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4 Most Common RBM-related Audit Findings

4 Most Common RBM-related Audit Findings

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How to avoid audit findings in Risk-based Monitoring (RBM) and risk management environment? What are the most common findings in RBM? What are auditors looking for in risk management plans, SOPs and RBM guidance?

If we can imagine a pharma hell, this would be full of audit findings. Let us admit, we are all afraid of auditors. However, the most of them are normal people. Their job is just to follow the logic of regulatory documents and check if a company or institution implements the rationale in its clinical research practice. Still, RBM is rather a new procedure in clinical trials. That is why auditors could feel lost.

There are four main guidelines for regulating the RBM to date. What auditors do is checking if the implementation of RBM fulfills the logic of these guidelines.

The underlining principles of RBM are straightforward and could be seen as common sense. However, in many cases, RBM implementation is lacking certain vital elements. One of the main reasons of gaps is a lack of company’s experience and attention to all aspects of a holistic risk-based approach to quality management.

This article covers the most common audit findings, which are avoidable. It is based on the Cyntegrity’s real experience of helping the companies with RBM re-launch after the audit findings happen.

There are four main groups of audit findings:

  1. Common deficits in RBM-related SOPs & their Implementation

The problem is that SOPs were created before the RBM regulatory documents appeared. Still, not all aspects of risk management or centralized monitoring are covered in the updated versions of SOPs. Keep in mind, that the following  SOPs are very probably must be updated:

  • Quality Management SOP
  • Risk Management SOP
  • Writing Monitoring Plan SOP
  • Monitoring SOP
  • Source Data Verification SOP
  • Clinical Trial Adverse Events Reporting SOP
  • Protocol Deviation SOP

By the way, check the study protocol for RBM issues as well.

  1. Failures in risk assessments and its connection with the actions

The risk assessment is the initial and one of the most important aspects of RBM. It starts with the identification of the most important processes and data points. Cyntegrity witnesses organizations separating risk assessment from the data quality evaluation or key risk indicators (KRIs) or mitigation action. This is a common mistake.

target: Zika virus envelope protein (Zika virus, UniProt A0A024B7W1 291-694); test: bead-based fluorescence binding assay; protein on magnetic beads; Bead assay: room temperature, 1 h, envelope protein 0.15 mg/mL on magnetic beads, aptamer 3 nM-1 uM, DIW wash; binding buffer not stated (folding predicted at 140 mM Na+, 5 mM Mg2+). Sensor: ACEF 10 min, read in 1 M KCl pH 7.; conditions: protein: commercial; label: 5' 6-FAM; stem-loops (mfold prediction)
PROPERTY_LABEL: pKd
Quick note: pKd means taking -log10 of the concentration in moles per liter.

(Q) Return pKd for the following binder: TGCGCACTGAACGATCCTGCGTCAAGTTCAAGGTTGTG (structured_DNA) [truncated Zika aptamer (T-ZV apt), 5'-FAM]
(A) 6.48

A risk in its classical definition is “a probability of an event and impact of its consequences”.

The key-word is probability. The risk assessment should be followed by the mitigation actions aimed at reducing the probability of a risk event happening.

Later, if a risk event still occurs, despite on attempts to reduce chances of its happening, a root cause analysis with a contingency plan, would be a good solution, which could satisfy auditors. Even if a company decides not to create CAPA, some elements of it are expected to be seen.

  1. Technology & IT Issues

This category covers mistakes with incorrectly validated tools or Excel sheets, the validation of which a company did not document based on standards for software validation (e.g., GAMP 5).

“The top three challenges in implementing GAMP are establishing procedural control, handling management and change control, and finding an acceptable standard among the existing variations.” [1]

Think if your company is capable covering these requirements or it is better to devote to specialized vendors.

  1. Patient safety issues

Reduction of monitoring without corresponding changes in the processes and further actions is the most widely spread pitfall. We wrote a lot about it in our previous blogs. This pitfall leads to disconnected strategies of Source Data Verification (SDV) reduction with the risk evaluation and risk control and, as a result, insufficient quality assurance in a trial. No wonder that auditors react allergically to such situations and this usually results in a number of critical findings.

Summing up, in order to be ready for an RBM-related audit, you should be aware of the logic of the regulatory landscape, define a company-wide RBM strategy in the SOPs and role descriptions, define the risks and risk hierarchies, plan mitigation actions to reduce the probability or impact of a risk event, define the RBM success metrics and apply them.

Adjust your monitoring only when you are absolutely sure that patient’s safety and data integrity are not jeopardized. Configure the corresponding metrics to monitoring the adequacy of monitoring and data quality. Moreover, do not forget about “residual risk” or “unknown unknowns”.

Finally yet importantly, the discussed common failures, some of the audit findings happen due to discrepancies in interpretation of guidelines between a company or institution and an auditor. In these situations, there is no right or wrong answer because of a certain range of opinions about aspects of regulatory documents. The best strategy is – a respectful argumentation.

We wish to a reader successful audits and future inspections and hope this article helps to be better prepared.


[1] pharmpro, “GAMP Standards For Validation Of Automated Systems,” 11-Mar-2008.

By | 2017-03-02T16:13:56+00:00 March 2, 2017|Blog|0 Comments

About the Author:

Professional in the integration of data-driven Risk-based Monitoring (RbM) process in international clinical trials of pharmacology. Speaker at regional and global conferences such as: DIA, PharmaForum, PharmaDay, DGGF, etc. 10+ years of experience in data quality projects and biostatistics for the pharmaceutical industry. Life passion: improving clinical research with RbM, driving the RbM research to new frontiers for CROs, pharma and biotech companies.